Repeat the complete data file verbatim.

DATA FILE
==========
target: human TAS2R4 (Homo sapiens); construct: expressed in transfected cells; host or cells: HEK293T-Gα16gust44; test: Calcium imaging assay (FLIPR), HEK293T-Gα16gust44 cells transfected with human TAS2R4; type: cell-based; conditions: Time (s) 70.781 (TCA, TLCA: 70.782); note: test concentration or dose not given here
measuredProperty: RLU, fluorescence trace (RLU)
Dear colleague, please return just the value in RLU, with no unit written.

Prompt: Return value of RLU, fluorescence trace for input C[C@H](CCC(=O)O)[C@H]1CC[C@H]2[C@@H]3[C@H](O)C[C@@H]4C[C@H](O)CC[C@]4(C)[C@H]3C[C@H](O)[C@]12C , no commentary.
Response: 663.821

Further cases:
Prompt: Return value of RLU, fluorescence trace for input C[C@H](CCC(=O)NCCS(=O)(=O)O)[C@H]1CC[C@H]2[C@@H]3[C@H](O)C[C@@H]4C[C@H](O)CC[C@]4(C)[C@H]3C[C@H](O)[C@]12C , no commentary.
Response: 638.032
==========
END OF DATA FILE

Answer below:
target: human TAS2R4 (Homo sapiens); construct: expressed in transfected cells; host or cells: HEK293T-Gα16gust44; test: Calcium imaging assay (FLIPR), HEK293T-Gα16gust44 cells transfected with human TAS2R4; type: cell-based; conditions: Time (s) 70.781 (TCA, TLCA: 70.782); note: test concentration or dose not given here
measuredProperty: RLU, fluorescence trace (RLU)
Dear colleague, please return just the value in RLU, with no unit written.

Prompt: Return value of RLU, fluorescence trace for input C[C@H](CCC(=O)O)[C@H]1CC[C@H]2[C@@H]3[C@H](O)C[C@@H]4C[C@H](O)CC[C@]4(C)[C@H]3C[C@H](O)[C@]12C , no commentary.
Response: 663.821

Further cases:
Prompt: Return value of RLU, fluorescence trace for input C[C@H](CCC(=O)NCCS(=O)(=O)O)[C@H]1CC[C@H]2[C@@H]3[C@H](O)C[C@@H]4C[C@H](O)CC[C@]4(C)[C@H]3C[C@H](O)[C@]12C , no commentary.
Response: 638.032